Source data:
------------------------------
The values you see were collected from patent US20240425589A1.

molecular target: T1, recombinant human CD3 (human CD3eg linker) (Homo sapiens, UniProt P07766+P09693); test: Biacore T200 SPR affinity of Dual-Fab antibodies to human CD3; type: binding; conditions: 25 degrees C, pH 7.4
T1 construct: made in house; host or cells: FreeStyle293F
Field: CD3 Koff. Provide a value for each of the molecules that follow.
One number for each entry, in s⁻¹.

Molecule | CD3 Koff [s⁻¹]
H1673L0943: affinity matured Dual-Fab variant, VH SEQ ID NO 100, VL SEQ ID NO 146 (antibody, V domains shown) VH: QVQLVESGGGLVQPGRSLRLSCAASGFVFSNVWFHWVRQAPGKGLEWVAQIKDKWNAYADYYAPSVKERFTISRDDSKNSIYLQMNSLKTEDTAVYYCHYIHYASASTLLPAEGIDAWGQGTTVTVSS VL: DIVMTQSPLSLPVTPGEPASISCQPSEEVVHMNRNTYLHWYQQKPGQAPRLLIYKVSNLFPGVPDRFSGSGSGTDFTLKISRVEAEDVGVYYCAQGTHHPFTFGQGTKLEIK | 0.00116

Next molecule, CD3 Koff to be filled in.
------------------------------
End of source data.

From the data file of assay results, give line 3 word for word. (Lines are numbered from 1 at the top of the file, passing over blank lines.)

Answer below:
T1 construct: made in house; host or cells: FreeStyle293F